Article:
Imagine your favorite TV show. Now imagine that you REALLY like that show. Imagine that for you, it IS a great show, period. This goes beyond personal opinion, it seems like a fact. Now imagine that someone speaks poorly of that show. He says it is poorly written, poorly acted, and the entire premise is ridiculous. He REALLY doesn’t like the show. You might take that personally, and feel that he SHOULD like it. As if not liking it is a sign of disrespect to you. As if his statement about the show is really a statement about you, and your judgment for liking the show. You may feel the need to defend your show, to try and FORCE him to see it differently. If he would just LISTEN, he would see how it is clearly a good show. His not liking the show may seem like he does not know the show well enough, and if he only gave it more attention, he’d see how good it is. If you make your point well enough, and if he stops being so stubborn, he’ll see how good it is.

The idea that someone could think it is a bad show may be hard to accept. As if that opinion can’t coexist with your opposing opinion. Meaning that, if you can’t force him to alter his view, then you can’t continue to see it the same way with any confidence. This reaction is all the more intense if his opinion is important to you; if you respect him and want his respect.

The problem is that people forget that such views are subjective opinions, and not facts. Contradictions can co-exist. You can see a great show where someone else sees junk. The fact that he sees junk does not negate your view of a good show. So you do not have to abandon that view just because he doesn’t share it.

This is a good metaphor for when your teen disagrees with your idea. Now I should note that ideas are different than rules. A rule is something that strikes at your values as a parent. Something that you feel as a parent that agree or not, your teen must abide by for one reason or another (such as safety). As they get older, they become more independent and gravitate to adulthood. Your power over them recedes. So you must become more selective about what are rules and what are ideas. Meaning you have to pick your battles.

When your teen doesn’t want to take your advice, this can feel like a personal criticism of you or your authority, and so you may be tempted to respond defensively or try to force them to agree. But your idea does not represent you or your authority unless you think it does. It is just an idea, a perspective. You do not have to identify with it. You can just agree with it, and your teen may disagree. He sees something that you don’t, and vice versa. You don’t have to agree with his perspective to respect it. You don’t have to be able to see or agree with his perspective for it to exist. His view exists independent of yours, and vice versa. Your view is not negated by his lack of agreement. Disagreeing with your view does not mean that he does not have respect for you. He simply sees that idea differently than you do, because he is not you and doesn’t have your perspective.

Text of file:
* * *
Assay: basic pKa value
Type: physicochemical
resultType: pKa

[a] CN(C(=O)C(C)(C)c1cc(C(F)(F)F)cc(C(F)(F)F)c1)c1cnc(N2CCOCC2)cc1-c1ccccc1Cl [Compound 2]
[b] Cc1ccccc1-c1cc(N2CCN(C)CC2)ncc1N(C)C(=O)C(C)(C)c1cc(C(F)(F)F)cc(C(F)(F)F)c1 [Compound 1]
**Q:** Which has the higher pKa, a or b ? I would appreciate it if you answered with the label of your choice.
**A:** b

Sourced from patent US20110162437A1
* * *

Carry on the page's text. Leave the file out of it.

If you truly believe in the wisdom of your idea, then it does not need you to push or pressure on its behalf. If you let your teen consider it free of your demanding that he see it the same way as you, the idea may sell itself. If you push too hard, your teen may become even more closed to the idea out of defiance. Sometimes simply sharing your perspective can show him something that he had not seen before, which causes him to change his opinion. Sometimes he will continue to have the same view regardless, and may have to come to see greater wisdom through his own experience.


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“Between what a man calls ‘me’ and a man calls ‘mine’ the line is difficult to draw.”                   – William James

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“The thing always happens that you really believe in; and the belief in the thing makes it happen.”          -Frank Lloyd Wright


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